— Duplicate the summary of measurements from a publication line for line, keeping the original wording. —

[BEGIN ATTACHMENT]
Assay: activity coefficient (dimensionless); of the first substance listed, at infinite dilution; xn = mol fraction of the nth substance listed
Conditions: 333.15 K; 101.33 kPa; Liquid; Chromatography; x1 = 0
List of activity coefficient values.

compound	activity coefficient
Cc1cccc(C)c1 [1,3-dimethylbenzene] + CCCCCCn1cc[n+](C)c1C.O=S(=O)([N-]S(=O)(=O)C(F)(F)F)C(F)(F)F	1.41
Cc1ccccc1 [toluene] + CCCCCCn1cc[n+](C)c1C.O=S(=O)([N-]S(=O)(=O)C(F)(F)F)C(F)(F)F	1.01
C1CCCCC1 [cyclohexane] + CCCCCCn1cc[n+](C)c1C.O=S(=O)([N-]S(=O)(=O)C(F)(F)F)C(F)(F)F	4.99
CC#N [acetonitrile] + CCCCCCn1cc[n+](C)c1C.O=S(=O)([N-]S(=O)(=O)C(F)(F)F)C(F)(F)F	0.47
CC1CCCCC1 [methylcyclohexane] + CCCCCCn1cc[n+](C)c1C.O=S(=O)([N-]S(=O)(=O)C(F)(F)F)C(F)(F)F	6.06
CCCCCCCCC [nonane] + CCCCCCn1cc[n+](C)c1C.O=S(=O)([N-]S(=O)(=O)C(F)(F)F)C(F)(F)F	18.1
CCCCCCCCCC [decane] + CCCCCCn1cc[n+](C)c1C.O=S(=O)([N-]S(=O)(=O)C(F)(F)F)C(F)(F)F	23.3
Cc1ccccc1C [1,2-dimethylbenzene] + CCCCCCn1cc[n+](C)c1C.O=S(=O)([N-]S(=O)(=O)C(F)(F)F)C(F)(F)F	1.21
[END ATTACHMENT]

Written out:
Assay: activity coefficient (dimensionless); of the first substance listed, at infinite dilution; xn = mol fraction of the nth substance listed
Conditions: 333.15 K; 101.33 kPa; Liquid; Chromatography; x1 = 0
List of activity coefficient values.

compound	activity coefficient
Cc1cccc(C)c1 [1,3-dimethylbenzene] + CCCCCCn1cc[n+](C)c1C.O=S(=O)([N-]S(=O)(=O)C(F)(F)F)C(F)(F)F	1.41
Cc1ccccc1 [toluene] + CCCCCCn1cc[n+](C)c1C.O=S(=O)([N-]S(=O)(=O)C(F)(F)F)C(F)(F)F	1.01
C1CCCCC1 [cyclohexane] + CCCCCCn1cc[n+](C)c1C.O=S(=O)([N-]S(=O)(=O)C(F)(F)F)C(F)(F)F	4.99
CC#N [acetonitrile] + CCCCCCn1cc[n+](C)c1C.O=S(=O)([N-]S(=O)(=O)C(F)(F)F)C(F)(F)F	0.47
CC1CCCCC1 [methylcyclohexane] + CCCCCCn1cc[n+](C)c1C.O=S(=O)([N-]S(=O)(=O)C(F)(F)F)C(F)(F)F	6.06
CCCCCCCCC [nonane] + CCCCCCn1cc[n+](C)c1C.O=S(=O)([N-]S(=O)(=O)C(F)(F)F)C(F)(F)F	18.1
CCCCCCCCCC [decane] + CCCCCCn1cc[n+](C)c1C.O=S(=O)([N-]S(=O)(=O)C(F)(F)F)C(F)(F)F	23.3
Cc1ccccc1C [1,2-dimethylbenzene] + CCCCCCn1cc[n+](C)c1C.O=S(=O)([N-]S(=O)(=O)C(F)(F)F)C(F)(F)F	1.21